Duskwood Breastplate: Duskwood: This tree is named for the eerie appearance of its tightly growing groves. Smooth, with small branches at the top of 60 foot trunks, duskwood trees have black bark and smokey grey wood that is as tough as iron. Duskwood doesn't work well as armor; it can't be shaped into rings and overlapping plates don't flex well. Duskwood breastplates are possible
Dwarven Plate: This is extremely rare, the only suits ever made are for Dwarves. It is composed of an extremely light but extremely strong alloy, the formula of which is only known by a handful of dwarves. It gives the wearer DR 3/ adamantine.
Dwarven Stone: This is more ceremonial than anything else and reserved for dwarven defenders. It is composed of a marble-like stone that has great strength and a moderate lightness.
Elven Chain: Extremely light chainmail made of fine mithral links.
Fast Donning Straps: Armor with fast donning straps has been fitted with a simpler system of straps and buckles, making it easier to don hastily. Whenever you don this armor hastiliy you do not incur the normal armor check penalty.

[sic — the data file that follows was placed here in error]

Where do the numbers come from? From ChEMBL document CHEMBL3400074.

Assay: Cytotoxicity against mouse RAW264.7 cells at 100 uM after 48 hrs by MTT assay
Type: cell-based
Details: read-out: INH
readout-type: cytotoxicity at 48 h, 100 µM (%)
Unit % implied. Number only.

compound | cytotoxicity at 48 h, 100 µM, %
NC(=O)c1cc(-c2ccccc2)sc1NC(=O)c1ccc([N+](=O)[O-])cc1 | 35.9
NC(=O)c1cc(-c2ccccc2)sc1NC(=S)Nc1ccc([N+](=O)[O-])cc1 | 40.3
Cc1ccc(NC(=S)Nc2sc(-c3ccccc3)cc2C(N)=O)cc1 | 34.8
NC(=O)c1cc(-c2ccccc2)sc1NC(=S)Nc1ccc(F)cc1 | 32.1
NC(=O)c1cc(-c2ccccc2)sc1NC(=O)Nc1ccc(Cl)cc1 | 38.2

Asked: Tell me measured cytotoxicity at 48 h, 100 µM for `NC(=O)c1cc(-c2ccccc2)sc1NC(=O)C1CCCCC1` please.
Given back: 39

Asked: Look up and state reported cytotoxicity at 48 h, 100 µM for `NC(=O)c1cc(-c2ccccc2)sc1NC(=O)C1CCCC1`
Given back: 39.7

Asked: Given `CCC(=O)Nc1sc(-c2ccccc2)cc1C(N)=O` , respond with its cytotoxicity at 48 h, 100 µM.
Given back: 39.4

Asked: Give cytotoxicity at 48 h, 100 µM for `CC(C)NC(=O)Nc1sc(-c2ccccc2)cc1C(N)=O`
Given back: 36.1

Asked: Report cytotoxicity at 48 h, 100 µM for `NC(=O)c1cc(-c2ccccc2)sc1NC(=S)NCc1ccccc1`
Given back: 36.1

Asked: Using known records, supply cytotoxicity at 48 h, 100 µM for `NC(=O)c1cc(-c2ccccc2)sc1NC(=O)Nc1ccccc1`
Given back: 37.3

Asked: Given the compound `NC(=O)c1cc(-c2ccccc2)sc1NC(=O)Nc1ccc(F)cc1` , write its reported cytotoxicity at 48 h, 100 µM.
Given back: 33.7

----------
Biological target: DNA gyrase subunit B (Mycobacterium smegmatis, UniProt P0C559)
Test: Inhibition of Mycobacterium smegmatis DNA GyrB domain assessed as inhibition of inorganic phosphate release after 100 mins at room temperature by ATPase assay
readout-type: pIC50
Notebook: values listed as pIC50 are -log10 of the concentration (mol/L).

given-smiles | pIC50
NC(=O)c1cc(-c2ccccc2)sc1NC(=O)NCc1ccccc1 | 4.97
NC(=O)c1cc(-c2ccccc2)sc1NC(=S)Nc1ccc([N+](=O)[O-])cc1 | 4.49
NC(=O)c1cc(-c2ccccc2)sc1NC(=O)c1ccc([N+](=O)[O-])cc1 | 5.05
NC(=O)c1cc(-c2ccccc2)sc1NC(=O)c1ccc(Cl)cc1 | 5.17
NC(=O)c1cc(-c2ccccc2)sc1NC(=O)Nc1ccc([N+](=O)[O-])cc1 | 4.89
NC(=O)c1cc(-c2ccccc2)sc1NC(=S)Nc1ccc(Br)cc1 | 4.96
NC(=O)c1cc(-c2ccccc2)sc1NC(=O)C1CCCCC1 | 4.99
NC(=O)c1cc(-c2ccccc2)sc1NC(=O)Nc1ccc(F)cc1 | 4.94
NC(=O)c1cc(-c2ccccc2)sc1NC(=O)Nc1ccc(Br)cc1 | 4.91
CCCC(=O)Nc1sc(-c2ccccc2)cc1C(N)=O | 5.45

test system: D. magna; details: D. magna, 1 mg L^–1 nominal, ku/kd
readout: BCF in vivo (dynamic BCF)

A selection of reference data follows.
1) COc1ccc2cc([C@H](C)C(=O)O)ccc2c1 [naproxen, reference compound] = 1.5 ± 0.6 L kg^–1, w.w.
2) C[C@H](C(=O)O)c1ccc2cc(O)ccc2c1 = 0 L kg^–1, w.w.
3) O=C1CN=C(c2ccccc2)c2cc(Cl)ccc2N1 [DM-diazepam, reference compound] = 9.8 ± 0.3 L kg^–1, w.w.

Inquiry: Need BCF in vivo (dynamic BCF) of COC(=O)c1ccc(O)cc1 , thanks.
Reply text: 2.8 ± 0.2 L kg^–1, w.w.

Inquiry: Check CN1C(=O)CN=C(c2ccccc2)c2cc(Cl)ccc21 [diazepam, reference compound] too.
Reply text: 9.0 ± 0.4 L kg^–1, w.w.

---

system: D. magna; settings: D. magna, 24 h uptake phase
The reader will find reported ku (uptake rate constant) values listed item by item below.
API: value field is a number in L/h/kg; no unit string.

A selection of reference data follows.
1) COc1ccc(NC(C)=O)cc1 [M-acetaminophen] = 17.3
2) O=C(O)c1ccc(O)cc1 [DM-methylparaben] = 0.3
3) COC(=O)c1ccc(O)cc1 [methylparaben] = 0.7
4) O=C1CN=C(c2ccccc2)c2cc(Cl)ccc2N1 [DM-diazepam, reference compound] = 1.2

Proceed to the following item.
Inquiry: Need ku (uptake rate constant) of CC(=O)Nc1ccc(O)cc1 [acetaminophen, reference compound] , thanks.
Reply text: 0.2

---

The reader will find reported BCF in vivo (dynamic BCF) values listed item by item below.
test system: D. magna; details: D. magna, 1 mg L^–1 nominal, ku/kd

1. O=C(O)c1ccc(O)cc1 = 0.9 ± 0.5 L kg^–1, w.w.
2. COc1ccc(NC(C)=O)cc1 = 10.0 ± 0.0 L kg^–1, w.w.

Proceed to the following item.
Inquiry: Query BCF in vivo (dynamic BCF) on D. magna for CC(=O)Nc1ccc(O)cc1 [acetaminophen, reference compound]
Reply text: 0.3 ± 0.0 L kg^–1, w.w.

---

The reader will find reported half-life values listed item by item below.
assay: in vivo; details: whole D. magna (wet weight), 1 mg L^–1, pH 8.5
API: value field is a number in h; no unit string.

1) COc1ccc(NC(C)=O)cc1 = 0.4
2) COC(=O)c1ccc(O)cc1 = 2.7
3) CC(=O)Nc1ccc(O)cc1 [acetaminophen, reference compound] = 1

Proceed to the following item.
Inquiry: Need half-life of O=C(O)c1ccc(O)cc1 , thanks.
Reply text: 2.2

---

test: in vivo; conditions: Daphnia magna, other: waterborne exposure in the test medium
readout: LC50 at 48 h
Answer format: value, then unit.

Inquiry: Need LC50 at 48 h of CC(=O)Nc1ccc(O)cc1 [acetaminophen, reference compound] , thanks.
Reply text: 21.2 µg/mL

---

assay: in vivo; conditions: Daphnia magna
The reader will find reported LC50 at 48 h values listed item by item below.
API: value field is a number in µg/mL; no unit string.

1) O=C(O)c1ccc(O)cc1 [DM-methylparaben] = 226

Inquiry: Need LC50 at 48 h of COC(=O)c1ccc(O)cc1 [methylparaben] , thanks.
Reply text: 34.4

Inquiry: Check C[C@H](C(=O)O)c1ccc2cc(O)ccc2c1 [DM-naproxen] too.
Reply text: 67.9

Forestwarden Shroud: This is a covering for any type of armor and it can be incorporated during the creation process or added at any time afterward. Itís slick surface allow leaves and braches to easily slide off of it, negating the effect that heavy undergrowth has on the wearers tumble and move silently checks.
Full Plate: The suit includes gauntlets, heavy leather boots, a visored helmet, and a thick layer of padding that is worn underneath the armor. Each suit of full plate must be individually fitted to its owner by a master armorsmith, although a captured suit can be resized to fit a new owner at a cost of 200 to 800 (2d4x100) gold pieces.